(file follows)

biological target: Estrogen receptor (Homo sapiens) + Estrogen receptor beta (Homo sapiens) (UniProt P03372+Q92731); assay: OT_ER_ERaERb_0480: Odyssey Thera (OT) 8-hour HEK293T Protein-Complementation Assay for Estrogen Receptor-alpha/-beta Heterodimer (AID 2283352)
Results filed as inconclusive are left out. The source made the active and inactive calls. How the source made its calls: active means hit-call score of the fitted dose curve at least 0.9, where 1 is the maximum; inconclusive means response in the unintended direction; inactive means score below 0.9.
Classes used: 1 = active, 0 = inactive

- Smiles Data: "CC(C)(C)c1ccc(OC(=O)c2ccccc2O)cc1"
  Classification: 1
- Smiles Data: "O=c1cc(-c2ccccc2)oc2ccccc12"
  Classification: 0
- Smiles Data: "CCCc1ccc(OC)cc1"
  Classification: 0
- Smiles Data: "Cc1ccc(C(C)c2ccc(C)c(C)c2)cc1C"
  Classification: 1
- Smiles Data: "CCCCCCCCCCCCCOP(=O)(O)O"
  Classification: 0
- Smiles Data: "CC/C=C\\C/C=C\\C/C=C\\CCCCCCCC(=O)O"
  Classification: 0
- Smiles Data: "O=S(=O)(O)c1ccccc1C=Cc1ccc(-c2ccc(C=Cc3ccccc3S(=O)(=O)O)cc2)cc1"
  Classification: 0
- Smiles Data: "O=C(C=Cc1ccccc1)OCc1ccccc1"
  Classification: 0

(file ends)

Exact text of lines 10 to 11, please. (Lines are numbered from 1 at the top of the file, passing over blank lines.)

- Smiles Data: "Cc1ccc(C(C)c2ccc(C)c(C)c2)cc1C"
  Classification: 1